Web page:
for help and went to the scene. The victim was transferred from the fishing boat to the
Kenneth and May estimated the victim was 100 to 150 feet from shore when he
was hit. Everyone assisting the victim was yelling to the people on shore to call 911.
Kenneth noted it would have been nearly impossible for someone to be in the area and
not notice the commotion at the site of the collision.
The victim was taken to Sierra Marina on the pontoon boat, with Jeff and another
man rendering first aid. From there, the victim was transferred to an ambulance for
transportation to Valley Children‟s Hospital.
Deputy Sheriffs William Heuer and Christopher Tullus were at the marina when
the pontoon boat arrived. Jeff described for the deputies the motorboat that had hit his
son. The motorboat was white on the bottom, with a yellow stripe on both sides, and had
a wakeboard tower with yellow speakers attached to the tower. Jeff saw two people on
the motorboat. The operator had long dark hair and was wearing a red shirt, and the
passenger had a circular tattoo on his right shoulder. Both Jeff and Kelly identified
Guzman‟s boat in a later photographic lineup as the boat that hit the victim.
According to Alvarez, who had been on the aluminum fishing boat, the collision
when the victim was hit produced an audible sound that could be heard clearly. The
collision caused the motorboat to fishtail. The motorboat continued on for a short way,
then stopped. The passenger went to the back of the motorboat and lifted the motor. The
operator of the motorboat also came back to look. The passenger and operator talked to
each other while Pena, Alvarez, and Jeff were screaming at them to help the child. Pena
watched as the two men looked at where the child was in the water and then went to the
front of the boat and headed for Sierra Marina.
Heuer and Tullus went out in their marked patrol boat to look for the motorboat
that had hit the victim. As the deputies were leaving the marina, Heuer saw a boat in a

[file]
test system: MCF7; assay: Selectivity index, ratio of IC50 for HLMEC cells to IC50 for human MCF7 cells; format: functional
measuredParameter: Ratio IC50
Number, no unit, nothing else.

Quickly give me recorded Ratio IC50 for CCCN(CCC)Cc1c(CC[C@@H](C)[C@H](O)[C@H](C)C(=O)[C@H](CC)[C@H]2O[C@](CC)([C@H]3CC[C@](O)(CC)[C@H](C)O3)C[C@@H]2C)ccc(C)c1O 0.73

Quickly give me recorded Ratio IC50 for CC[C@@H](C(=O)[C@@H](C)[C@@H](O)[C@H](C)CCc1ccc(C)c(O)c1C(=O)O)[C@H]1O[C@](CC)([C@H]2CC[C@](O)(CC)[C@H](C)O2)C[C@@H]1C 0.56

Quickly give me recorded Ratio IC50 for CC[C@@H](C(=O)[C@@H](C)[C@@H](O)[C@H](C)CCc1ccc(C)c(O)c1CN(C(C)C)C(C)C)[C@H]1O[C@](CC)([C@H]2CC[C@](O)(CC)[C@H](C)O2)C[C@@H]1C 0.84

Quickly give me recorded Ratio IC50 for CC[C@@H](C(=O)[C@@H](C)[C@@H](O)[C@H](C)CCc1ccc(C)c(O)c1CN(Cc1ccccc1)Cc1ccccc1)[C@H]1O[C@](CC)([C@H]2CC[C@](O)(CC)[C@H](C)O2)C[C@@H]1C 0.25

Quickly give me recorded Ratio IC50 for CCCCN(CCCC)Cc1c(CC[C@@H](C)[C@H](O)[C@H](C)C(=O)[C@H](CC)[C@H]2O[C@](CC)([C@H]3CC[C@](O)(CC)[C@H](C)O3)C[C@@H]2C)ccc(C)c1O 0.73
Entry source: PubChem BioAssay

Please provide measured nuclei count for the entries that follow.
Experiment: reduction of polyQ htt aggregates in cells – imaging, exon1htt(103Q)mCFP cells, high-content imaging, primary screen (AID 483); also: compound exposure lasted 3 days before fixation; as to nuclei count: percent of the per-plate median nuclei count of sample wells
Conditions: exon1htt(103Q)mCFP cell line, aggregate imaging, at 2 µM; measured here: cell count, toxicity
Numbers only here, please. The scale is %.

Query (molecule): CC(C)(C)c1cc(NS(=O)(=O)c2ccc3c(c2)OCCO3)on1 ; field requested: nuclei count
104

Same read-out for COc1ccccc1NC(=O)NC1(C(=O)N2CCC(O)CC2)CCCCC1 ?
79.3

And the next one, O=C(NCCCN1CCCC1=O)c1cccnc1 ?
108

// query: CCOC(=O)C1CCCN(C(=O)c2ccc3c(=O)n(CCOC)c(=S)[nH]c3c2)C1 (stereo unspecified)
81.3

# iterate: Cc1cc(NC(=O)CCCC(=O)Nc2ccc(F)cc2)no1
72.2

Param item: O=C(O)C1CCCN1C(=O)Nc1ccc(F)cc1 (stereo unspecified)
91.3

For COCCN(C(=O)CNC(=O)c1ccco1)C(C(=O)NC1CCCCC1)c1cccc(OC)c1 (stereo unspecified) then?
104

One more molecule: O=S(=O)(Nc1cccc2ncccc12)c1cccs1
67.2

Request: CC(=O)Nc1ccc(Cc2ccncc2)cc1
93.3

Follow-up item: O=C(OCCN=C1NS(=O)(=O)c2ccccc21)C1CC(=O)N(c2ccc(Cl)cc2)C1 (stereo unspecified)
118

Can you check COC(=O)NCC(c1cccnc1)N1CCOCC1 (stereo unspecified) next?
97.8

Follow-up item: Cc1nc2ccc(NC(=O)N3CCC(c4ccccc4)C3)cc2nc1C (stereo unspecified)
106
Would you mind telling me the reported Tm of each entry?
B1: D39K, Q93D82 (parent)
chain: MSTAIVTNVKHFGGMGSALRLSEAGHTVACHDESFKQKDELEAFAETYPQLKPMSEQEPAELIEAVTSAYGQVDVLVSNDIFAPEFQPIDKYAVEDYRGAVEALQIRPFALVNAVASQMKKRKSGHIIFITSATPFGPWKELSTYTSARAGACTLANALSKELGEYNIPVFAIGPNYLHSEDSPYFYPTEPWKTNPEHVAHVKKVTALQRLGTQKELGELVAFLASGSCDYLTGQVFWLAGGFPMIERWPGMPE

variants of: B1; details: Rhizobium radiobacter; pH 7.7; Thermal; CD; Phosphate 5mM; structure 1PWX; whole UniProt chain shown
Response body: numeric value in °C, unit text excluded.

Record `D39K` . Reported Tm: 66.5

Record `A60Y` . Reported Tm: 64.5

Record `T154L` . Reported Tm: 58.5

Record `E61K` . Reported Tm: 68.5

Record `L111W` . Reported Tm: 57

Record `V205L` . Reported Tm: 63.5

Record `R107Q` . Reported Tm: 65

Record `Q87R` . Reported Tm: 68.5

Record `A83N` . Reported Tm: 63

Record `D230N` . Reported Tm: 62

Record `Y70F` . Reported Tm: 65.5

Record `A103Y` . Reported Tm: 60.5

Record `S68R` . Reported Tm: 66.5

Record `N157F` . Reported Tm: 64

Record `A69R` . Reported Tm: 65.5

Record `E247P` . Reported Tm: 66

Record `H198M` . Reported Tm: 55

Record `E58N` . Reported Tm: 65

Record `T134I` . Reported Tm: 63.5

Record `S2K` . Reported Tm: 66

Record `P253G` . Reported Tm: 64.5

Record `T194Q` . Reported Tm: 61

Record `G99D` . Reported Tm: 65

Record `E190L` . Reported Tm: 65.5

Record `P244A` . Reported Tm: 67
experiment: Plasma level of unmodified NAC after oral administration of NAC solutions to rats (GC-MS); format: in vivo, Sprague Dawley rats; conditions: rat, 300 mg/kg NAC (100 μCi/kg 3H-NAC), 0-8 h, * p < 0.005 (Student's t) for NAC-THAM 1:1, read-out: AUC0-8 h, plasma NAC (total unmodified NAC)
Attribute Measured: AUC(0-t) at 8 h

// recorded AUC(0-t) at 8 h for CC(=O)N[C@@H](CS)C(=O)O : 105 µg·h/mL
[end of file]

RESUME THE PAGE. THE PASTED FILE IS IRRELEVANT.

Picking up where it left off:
slip matching the description. As Heuer was checking the CF number (vessel registration
number) of the motorboat, Guzman and Kirby approached him and spontaneously stated
that the boat looked like the one that hit the boy, but that their boat had not hit the boy.
They told the deputies they had been part of the group on the pontoon boat that had
helped the child after the collision. The two men provided Heuer with their names, dates
of birth, and telephone numbers.
When the victim arrived at the hospital, he was bleeding and had brain matter
coming out of his forehead in the area between his eyes. He sustained fractures to the
back of his head, from his forehead to the bridge of his nose, across his nose, and internal
fractures to his skull. As a result of being hit by the motorboat, the victim suffered a
brain injury and lost vision in one eye. Dr. Peter Witt opined that the injuries were
consistent with being struck by a propeller.
On September 17, 2006, Guzman‟s boat was seized. The propeller was examined
by Harold Kindsvater, who had extensive experience manufacturing and repairing
propellers. The propeller attached to the motorboat had a bend in one blade; it would
have taken a tremendous amount of force to cause the bend. The damage could not have
come from hitting a rock or wood because there was no damage to the paint surface.
Kindsvater stated the shaft of the propeller also had a bend in it. Based on the bend in the
propeller blade and the bend in the shaft, Kindsvater opined that a person inside the boat
would have felt a jolt when the damage occurred.
Guzman was interviewed by sheriff‟s detectives on September 17, 2006. Guzman
stated he was the only person who had driven his yellow and white boat that weekend.
He admitted owning a red shirt and keeping it in the boat, but claimed he did not wear the
shirt on September 2. He acknowledged drinking about six beers that day. Guzman
claimed the pontoon boat left the cove before he did. Guzman stated that even when the
bow of the boat is up, he can see in front of the boat. He stated it would not be possible
for him to have hit someone and not know it. He denied hitting anyone with the boat that
Guzman was charged with violating sections 655, subdivision (a), using a boat in a
reckless or negligent manner so as to endanger the life, limb, or property of another
person, and 655.2, excessive speed by a boat in specified restricted areas. He also was
charged with violating section 656.2, which requires the operator of a boat to stop and
render assistance and provide identifying information when there has been an accident
causing injury. A jury found Guzman guilty of violating sections 655, subdivision (a)
and 655.2, but was unable to reach a verdict on the section 656.2 violation.
A second jury trial on the section 656.2 charge commenced February 23, 2009,
and on March 26 the jury found Guzman guilty. On April 24, the trial court sentenced
Guzman to a term of two years in state prison for violating section 656.2. Guzman